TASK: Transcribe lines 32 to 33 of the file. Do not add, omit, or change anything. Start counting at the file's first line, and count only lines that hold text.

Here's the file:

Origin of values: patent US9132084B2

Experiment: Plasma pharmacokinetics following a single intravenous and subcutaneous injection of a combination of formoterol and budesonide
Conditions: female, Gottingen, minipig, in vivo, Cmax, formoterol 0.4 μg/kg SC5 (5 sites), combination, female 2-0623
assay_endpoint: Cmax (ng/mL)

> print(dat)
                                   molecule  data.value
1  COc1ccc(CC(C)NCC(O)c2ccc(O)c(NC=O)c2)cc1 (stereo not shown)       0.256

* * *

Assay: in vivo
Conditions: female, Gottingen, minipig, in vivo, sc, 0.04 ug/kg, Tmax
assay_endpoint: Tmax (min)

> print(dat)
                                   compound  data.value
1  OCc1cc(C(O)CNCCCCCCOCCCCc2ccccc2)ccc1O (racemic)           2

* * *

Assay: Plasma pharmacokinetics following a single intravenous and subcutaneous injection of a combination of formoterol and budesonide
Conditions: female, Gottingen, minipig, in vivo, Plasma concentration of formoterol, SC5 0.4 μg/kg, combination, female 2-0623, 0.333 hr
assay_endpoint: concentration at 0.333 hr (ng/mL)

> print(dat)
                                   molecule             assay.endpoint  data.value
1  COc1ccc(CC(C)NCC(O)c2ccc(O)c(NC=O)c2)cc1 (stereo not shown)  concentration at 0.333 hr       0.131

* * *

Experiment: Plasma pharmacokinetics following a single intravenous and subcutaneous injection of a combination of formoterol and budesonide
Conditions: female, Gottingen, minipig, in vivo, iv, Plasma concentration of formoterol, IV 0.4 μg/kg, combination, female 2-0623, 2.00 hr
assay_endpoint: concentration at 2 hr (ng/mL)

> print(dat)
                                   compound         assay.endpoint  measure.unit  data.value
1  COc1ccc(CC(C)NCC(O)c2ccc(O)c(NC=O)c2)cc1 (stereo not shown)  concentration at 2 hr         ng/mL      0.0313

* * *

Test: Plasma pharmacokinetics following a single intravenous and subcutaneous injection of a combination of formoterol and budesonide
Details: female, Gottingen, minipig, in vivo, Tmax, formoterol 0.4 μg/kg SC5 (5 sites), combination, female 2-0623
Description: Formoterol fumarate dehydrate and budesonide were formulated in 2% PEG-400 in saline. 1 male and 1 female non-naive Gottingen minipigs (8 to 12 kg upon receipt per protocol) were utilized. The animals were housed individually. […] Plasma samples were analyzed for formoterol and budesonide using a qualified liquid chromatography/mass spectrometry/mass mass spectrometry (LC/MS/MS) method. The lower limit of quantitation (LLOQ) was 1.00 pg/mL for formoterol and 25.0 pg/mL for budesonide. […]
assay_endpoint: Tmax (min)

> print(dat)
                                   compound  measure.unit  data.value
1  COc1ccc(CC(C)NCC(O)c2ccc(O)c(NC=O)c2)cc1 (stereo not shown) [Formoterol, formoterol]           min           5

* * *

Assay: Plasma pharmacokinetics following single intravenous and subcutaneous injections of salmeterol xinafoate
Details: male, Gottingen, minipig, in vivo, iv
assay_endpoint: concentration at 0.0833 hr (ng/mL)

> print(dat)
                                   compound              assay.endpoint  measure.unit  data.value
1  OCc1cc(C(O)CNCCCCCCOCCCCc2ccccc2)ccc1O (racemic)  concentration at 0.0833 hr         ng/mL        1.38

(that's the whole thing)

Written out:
Description: Formoterol fumarate dehydrate and budesonide were formulated in 2% PEG-400 in saline. 1 male and 1 female non-naive Gottingen minipigs (8 to 12 kg upon receipt per protocol) were utilized. The animals were housed individually. […] Plasma samples were analyzed for formoterol and budesonide using a qualified liquid chromatography/mass spectrometry/mass mass spectrometry (LC/MS/MS) method. The lower limit of quantitation (LLOQ) was 1.00 pg/mL for formoterol and 25.0 pg/mL for budesonide. […]
assay_endpoint: Tmax (min)